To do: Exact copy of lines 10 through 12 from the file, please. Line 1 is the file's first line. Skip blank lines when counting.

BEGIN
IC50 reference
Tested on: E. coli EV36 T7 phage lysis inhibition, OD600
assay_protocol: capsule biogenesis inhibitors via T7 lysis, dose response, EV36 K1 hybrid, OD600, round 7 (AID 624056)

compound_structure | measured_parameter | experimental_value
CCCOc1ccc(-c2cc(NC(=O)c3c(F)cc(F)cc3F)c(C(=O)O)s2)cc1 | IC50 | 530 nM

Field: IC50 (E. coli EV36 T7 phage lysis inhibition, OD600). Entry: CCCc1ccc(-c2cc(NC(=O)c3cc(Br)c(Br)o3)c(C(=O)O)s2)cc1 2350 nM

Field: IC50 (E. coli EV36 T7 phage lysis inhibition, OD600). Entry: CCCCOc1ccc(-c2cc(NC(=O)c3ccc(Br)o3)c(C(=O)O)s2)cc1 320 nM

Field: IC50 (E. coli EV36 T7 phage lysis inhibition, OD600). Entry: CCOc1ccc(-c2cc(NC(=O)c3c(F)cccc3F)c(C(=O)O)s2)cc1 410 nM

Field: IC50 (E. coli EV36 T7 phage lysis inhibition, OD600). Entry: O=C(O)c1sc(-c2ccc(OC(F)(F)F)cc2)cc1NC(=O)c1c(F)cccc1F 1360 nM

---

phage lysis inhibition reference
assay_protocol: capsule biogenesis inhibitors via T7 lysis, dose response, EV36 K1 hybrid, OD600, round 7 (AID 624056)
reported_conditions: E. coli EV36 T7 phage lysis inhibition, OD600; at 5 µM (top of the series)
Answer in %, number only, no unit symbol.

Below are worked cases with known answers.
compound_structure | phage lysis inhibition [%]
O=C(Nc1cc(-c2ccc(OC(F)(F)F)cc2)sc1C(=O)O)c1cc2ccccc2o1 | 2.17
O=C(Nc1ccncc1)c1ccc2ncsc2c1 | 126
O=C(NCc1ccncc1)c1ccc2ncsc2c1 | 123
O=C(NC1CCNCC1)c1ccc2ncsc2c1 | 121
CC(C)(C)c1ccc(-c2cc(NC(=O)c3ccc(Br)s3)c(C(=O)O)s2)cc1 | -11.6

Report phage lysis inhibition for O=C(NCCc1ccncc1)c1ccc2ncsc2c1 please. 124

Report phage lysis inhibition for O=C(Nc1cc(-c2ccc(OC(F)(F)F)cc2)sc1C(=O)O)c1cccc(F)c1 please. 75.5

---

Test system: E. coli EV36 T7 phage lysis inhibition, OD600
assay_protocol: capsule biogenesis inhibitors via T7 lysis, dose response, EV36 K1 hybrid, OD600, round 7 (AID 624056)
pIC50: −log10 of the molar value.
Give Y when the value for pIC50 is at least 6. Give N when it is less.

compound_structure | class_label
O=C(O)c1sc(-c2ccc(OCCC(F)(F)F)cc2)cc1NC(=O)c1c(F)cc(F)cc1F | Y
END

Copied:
---

phage lysis inhibition reference
assay_protocol: capsule biogenesis inhibitors via T7 lysis, dose response, EV36 K1 hybrid, OD600, round 7 (AID 624056)